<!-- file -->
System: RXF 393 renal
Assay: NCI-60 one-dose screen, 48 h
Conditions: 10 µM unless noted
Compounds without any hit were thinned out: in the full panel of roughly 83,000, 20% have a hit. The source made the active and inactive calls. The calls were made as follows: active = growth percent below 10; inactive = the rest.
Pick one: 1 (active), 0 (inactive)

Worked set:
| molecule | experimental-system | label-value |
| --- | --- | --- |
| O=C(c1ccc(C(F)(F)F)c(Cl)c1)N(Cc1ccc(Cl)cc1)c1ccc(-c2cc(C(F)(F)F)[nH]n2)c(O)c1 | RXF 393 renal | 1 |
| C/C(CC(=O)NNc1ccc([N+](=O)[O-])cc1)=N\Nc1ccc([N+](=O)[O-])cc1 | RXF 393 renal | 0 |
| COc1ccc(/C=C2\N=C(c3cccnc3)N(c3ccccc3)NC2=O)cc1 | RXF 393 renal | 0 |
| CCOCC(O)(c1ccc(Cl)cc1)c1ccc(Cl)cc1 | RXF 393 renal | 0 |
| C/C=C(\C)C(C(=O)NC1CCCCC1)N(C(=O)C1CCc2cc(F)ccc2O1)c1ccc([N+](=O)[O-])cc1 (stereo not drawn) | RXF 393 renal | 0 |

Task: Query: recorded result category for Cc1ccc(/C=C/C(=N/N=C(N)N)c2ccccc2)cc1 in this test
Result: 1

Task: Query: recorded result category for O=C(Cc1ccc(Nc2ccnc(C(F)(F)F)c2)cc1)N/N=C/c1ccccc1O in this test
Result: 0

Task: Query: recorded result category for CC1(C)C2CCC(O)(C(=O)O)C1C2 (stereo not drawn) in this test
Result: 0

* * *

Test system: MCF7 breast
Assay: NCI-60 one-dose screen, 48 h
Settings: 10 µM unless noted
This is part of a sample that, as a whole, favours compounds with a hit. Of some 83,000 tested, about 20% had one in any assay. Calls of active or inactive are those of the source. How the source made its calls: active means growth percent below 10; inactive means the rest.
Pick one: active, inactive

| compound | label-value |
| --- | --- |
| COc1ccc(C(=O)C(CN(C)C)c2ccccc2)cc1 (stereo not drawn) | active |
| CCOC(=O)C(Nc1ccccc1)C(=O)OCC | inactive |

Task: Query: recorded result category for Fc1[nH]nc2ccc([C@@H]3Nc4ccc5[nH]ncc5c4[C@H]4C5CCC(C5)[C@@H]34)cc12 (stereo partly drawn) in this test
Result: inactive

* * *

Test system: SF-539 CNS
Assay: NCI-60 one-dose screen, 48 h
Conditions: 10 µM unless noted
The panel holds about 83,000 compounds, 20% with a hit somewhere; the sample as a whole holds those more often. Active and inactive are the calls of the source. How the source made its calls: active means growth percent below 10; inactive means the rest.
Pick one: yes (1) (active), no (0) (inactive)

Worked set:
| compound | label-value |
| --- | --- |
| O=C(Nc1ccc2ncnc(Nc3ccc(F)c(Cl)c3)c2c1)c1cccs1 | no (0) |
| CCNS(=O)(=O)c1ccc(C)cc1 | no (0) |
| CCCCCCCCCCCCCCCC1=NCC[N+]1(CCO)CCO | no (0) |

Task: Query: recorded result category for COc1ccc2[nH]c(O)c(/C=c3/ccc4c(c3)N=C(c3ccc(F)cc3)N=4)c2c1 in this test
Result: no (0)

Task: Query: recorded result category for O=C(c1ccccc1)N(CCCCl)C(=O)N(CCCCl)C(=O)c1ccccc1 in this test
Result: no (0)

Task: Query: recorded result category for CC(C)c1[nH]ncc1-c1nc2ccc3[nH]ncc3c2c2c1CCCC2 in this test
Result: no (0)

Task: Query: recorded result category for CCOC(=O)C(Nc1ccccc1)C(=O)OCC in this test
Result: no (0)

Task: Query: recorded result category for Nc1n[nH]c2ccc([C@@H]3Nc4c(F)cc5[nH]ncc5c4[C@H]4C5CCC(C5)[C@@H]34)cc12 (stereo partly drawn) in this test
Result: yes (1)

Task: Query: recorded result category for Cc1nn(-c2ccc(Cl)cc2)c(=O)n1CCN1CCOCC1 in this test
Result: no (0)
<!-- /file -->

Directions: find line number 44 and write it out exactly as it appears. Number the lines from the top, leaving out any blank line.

Task: Query: recorded result category for COc1ccc2[nH]c(O)c(/C=c3/ccc4c(c3)N=C(c3ccc(F)cc3)N=4)c2c1 in this test